By Cassy Fiano-Chesser
A mother of a child with Down syndrome is speaking out after doctors repeatedly pressured her to have an abortion — even going so far as to schedule one for her without her consent.
Natalie O’Rourke spoke with the Sunday Times and appeared on ITV’s This Morning for World Down Syndrome Day, and told presenters Holly Willoughby and Phillip Scofield how doctors assumed her son’s life was worthless before he was even born.
Her pregnancy was a surprise, and at first, she didn’t know how far along she was until she had an ultrasound — and immediately, she was flooded with negativity.
O’Rourke already had an eight-month-old daughter and lived in a small home with her husband, Dickie. But at her dating ultrasound, she was told something was wrong, and without being given more information, was fast-tracked for an appointment the same day at Queen Charlotte’s & Chelsea Hospital. There, she was told her baby likely had Down syndrome; doctors told her to undergo chorionic villus sampling (CVS), where cells are withdrawn from the placenta.
“Dickie said, ‘If it’s positive, I guess we’ve got a few weeks to decide if we want an abortion,’” she recalled. “And the doctor replied, ‘No, if the baby has a disability like Down’s, abortion is legal right up to birth.’”
She was so angry, she left the room. “It sickened me,” she said. “The implication was that this baby was of so little value, it may as well be dead. My overwhelming feeling was of protection. I knew if I wanted to keep it I would have to fight, because the message was clear — if the baby is damaged, different, faulty, it isn’t valued. So why would you have it and how could you love it?”
Later, she received a phone call confirming that her son had Down syndrome; moments later, the phone rang again. It was a local MSI Reproductive Choices facility, informing her that she had an abortion scheduled for the next day. When she told them to cancel the appointment, the nurse refused.
“I wasn’t surprised the baby had Down’s syndrome — I kind of knew,” she said. “The real shocker was that I was suddenly on this pathway to a termination. No one seemed to consider that I might want it to live.”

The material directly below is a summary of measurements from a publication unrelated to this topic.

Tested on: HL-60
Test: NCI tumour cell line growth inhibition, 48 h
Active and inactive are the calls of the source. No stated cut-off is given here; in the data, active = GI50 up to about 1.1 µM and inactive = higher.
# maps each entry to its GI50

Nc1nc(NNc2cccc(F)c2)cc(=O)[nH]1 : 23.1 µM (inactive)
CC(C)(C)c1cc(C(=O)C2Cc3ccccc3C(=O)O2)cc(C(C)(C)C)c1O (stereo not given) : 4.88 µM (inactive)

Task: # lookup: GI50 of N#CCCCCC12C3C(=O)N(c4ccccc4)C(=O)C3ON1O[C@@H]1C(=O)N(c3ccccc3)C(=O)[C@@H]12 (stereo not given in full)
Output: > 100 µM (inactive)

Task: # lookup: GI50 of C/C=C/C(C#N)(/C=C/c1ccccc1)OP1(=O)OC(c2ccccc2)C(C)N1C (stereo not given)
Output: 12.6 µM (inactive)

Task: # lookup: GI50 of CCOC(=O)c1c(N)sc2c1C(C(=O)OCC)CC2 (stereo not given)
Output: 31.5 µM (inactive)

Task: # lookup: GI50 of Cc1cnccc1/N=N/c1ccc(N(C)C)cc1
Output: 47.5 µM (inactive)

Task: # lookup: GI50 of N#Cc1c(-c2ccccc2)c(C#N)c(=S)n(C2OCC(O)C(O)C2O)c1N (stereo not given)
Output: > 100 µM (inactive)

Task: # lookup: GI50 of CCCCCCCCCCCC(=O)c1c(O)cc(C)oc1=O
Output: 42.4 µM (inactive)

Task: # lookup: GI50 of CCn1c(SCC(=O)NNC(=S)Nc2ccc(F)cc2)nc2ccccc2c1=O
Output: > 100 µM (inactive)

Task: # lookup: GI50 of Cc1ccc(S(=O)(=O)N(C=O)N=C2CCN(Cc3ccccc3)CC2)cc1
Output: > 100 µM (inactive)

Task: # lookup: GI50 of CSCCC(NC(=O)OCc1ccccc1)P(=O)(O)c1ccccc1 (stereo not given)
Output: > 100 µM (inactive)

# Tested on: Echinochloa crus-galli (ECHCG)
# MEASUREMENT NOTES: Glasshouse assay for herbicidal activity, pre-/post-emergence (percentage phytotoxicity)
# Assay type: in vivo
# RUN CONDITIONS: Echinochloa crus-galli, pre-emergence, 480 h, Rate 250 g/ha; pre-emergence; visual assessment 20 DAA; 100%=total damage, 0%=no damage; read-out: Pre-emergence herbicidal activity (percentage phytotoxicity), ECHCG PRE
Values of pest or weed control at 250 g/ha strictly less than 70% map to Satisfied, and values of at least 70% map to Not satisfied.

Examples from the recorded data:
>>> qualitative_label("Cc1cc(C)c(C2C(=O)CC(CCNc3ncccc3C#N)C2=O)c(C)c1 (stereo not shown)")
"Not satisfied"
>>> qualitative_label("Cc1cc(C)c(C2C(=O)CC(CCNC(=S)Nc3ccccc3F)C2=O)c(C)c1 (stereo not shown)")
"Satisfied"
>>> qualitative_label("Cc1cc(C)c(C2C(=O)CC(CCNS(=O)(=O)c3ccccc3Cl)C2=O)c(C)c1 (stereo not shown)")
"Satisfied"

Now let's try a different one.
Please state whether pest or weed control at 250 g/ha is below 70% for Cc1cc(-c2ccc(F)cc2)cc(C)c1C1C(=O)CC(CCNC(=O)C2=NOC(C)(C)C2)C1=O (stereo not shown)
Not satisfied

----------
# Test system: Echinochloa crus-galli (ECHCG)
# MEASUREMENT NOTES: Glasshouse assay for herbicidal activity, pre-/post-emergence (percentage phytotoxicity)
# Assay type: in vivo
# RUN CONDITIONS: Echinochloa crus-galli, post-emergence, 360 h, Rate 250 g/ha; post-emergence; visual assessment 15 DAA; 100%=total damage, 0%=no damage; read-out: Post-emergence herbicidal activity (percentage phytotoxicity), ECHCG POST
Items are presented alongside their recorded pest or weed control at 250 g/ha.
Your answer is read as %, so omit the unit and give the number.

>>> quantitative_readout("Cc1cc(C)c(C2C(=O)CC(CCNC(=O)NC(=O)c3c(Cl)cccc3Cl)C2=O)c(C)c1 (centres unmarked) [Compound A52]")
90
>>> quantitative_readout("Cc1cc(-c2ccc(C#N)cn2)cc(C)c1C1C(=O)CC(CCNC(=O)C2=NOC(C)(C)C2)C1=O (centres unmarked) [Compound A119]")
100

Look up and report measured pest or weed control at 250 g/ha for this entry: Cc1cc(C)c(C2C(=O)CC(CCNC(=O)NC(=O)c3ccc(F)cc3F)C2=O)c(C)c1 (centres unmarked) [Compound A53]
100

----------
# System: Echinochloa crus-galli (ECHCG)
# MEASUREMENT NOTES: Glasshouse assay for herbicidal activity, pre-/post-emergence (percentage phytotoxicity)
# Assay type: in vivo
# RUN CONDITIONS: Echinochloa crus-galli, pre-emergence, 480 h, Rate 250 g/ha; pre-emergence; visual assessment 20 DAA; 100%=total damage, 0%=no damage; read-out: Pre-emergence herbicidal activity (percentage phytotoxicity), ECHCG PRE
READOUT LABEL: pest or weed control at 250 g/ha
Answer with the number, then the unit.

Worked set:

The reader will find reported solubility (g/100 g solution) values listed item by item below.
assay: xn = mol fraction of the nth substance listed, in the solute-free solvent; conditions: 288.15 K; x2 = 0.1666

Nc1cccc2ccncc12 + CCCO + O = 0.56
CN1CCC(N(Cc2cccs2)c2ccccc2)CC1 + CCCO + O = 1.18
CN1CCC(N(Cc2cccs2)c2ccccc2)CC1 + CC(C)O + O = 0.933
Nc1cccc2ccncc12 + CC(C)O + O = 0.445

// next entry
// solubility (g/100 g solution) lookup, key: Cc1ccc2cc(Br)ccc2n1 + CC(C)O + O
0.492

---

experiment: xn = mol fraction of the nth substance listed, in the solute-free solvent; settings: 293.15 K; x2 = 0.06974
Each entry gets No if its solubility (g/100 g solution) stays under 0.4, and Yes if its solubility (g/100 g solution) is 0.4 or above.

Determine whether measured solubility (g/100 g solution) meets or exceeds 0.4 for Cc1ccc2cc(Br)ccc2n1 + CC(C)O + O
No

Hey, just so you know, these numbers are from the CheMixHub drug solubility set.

Her husband, meanwhile, also wanted her to have an abortion. But O’Rourke refused still. “I just knew that as soon as he was born, we would love him,” she said, adding, “I knew that Dickie would be an amazing dad — and he is. But getting to that point was a massive fight.”
During counseling sessions, he continued to push her to have an abortion, to the point that she told him she would divorce him before taking her son’s life.
“He begged me to have an abortion. He said, ‘Our lives will be over.’ And I said, ‘You go, then. We’ll be all right without you,’” she recalled. “Then, when I was about seven months pregnant, we came out of a counseling session and Dickie was kind of deflated. He said, ‘You’re going to have this baby, aren’t you?’ I said, ‘Yes I am.’ And he said, ‘Can I call him Woody [after the American folk singer Woody Guthrie]?’ And that was that.”
O’Rourke was so scared and distrustful of the medical establishment that when she went into labor, she held off on going to the hospital until the absolute last second, thinking her son would be deprived of medical care. “I was convinced everyone just wanted him to die,” she said, and added, “He was beautiful, like a tiny bird. I remember crying and whispering, ‘I fought so hard for you.’”
Today, Woody is a happy, healthy 10-year-old, and she’s aware of how people see him — including people who she believes likely had abortions. As the Sunday Times noted, births of children with Down syndrome have fallen by 54% across Europe as women receive prenatal testing and are then pressured to abort.
“You get all sorts of looks when you have a child with Down syndrome,” she said. “The worst is pity. But there’s another look I’d see on other women’s faces when Woody was a baby — it’s a sadness, a wistfulness. And I’d think, ah, you had the termination, didn’t you?”
People with Down syndrome are frequently devalued, but O’Rourke said people need a better perspective.
“In their eyes, he was going to be a drain on[ society and his life would have no value, but actually he is a life enhancer,” she explained. “He enhances anybody’s life that he meets. If you could measure joy it would be off the scale.”
Editor’s note. This appeared at Live Action News and is reposted with permission.